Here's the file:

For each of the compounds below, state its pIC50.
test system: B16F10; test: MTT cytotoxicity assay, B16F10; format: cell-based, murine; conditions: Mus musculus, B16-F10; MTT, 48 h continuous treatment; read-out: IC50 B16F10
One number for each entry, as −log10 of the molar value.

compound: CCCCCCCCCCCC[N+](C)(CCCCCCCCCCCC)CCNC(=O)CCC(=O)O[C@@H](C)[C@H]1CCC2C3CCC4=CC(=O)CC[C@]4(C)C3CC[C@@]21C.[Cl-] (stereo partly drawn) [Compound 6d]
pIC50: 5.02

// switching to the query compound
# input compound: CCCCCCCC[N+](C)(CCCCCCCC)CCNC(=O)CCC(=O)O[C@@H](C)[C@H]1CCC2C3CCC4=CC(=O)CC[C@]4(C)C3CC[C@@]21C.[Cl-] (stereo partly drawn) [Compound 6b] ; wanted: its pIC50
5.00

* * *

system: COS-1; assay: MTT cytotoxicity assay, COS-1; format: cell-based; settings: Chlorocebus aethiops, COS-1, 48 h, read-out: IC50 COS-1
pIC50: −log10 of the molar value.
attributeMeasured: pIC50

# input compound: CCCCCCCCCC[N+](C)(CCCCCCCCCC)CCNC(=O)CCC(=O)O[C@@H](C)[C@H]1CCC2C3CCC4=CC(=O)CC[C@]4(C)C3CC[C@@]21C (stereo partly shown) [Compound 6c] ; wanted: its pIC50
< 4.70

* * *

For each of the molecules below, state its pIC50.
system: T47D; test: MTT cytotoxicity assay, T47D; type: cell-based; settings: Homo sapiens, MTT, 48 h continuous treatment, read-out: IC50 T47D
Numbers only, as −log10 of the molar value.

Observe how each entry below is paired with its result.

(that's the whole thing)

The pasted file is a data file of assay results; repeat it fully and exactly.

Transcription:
For each of the compounds below, state its pIC50.
test system: B16F10; test: MTT cytotoxicity assay, B16F10; format: cell-based, murine; conditions: Mus musculus, B16-F10; MTT, 48 h continuous treatment; read-out: IC50 B16F10
One number for each entry, as −log10 of the molar value.

compound: CCCCCCCCCCCC[N+](C)(CCCCCCCCCCCC)CCNC(=O)CCC(=O)O[C@@H](C)[C@H]1CCC2C3CCC4=CC(=O)CC[C@]4(C)C3CC[C@@]21C.[Cl-] (stereo partly drawn) [Compound 6d]
pIC50: 5.02

// switching to the query compound
# input compound: CCCCCCCC[N+](C)(CCCCCCCC)CCNC(=O)CCC(=O)O[C@@H](C)[C@H]1CCC2C3CCC4=CC(=O)CC[C@]4(C)C3CC[C@@]21C.[Cl-] (stereo partly drawn) [Compound 6b] ; wanted: its pIC50
5.00

* * *

system: COS-1; assay: MTT cytotoxicity assay, COS-1; format: cell-based; settings: Chlorocebus aethiops, COS-1, 48 h, read-out: IC50 COS-1
pIC50: −log10 of the molar value.
attributeMeasured: pIC50

# input compound: CCCCCCCCCC[N+](C)(CCCCCCCCCC)CCNC(=O)CCC(=O)O[C@@H](C)[C@H]1CCC2C3CCC4=CC(=O)CC[C@]4(C)C3CC[C@@]21C (stereo partly shown) [Compound 6c] ; wanted: its pIC50
< 4.70

* * *

For each of the molecules below, state its pIC50.
system: T47D; test: MTT cytotoxicity assay, T47D; type: cell-based; settings: Homo sapiens, MTT, 48 h continuous treatment, read-out: IC50 T47D
Numbers only, as −log10 of the molar value.

Observe how each entry below is paired with its result.